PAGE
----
Author(s): Marbois BN, Faull KF, Fluharty AL, RavalFernandes S, Rome LH
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Abstract The accumulation of sulfatide (sulfatogalactosyl cerebroside) and changes in the sulfatide species present have been examined in the cerebellum of day 6-32 aged rats and in multiple sclerosis (MS) tissue samples. Negative ion electrospray mass spectrometry with daughter and parent ion analyses were used to distinguish the fatty acyl character in the amide linkage of sulfatide; measurement was done by selected ion and multiple reaction monitoring of individually identified sulfatide molecules. Sulfatide accumulation in rat cerebellum shows that 18:0- and hydroxylated 18:0-sulfatide are the first sulfatide molecules detectable. Very long fatty acyl chain sulfatide molecules (>20:0) are present at day 7 and the ratio of non-hydroxylated compared to hydroxylated sulfatide rises as the amount of non-hydroxylated sulfatide increases. 24:1-sulfatide accumulates at a ratio of about 3:1 over 24:0-sulfatide during active myelination. Analyses of the sulfatide in human tissue have shown differences between MS plaque tissues, normal appearing adjacent white matter and control tissues. The findings show that total sulfatide is reduced by 60\% in the plaque matter and decreased 25\% in adjacent normal appearing white matter. There are significant increases (P=0.05) in the amount of hydroxylation of sulfatide, demonstrated by an increase in the percentage of hydroxylated h24:0-sulfatide (hydroxy-lignoceroyl sulfatide).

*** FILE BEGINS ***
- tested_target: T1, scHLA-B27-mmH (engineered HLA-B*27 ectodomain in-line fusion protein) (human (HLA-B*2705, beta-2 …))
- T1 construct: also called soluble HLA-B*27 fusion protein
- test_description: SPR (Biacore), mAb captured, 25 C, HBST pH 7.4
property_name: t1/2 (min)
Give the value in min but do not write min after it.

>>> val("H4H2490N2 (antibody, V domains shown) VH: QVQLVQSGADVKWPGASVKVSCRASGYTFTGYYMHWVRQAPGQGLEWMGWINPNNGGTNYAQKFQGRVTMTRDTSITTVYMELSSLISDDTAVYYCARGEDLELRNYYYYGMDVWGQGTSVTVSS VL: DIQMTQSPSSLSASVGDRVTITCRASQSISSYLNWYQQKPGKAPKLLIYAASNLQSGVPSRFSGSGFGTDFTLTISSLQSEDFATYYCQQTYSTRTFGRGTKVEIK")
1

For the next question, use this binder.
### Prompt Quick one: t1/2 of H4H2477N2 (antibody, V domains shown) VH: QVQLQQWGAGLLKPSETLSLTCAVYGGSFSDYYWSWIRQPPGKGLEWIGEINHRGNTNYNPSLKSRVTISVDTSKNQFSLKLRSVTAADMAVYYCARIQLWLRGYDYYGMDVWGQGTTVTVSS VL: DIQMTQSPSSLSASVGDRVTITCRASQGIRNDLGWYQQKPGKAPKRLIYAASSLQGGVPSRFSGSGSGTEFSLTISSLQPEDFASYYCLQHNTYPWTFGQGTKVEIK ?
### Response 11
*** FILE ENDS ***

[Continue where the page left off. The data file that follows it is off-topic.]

This article was published in Biochim Biophys Acta
and referenced in Journal of Clinical & Cellular Immunology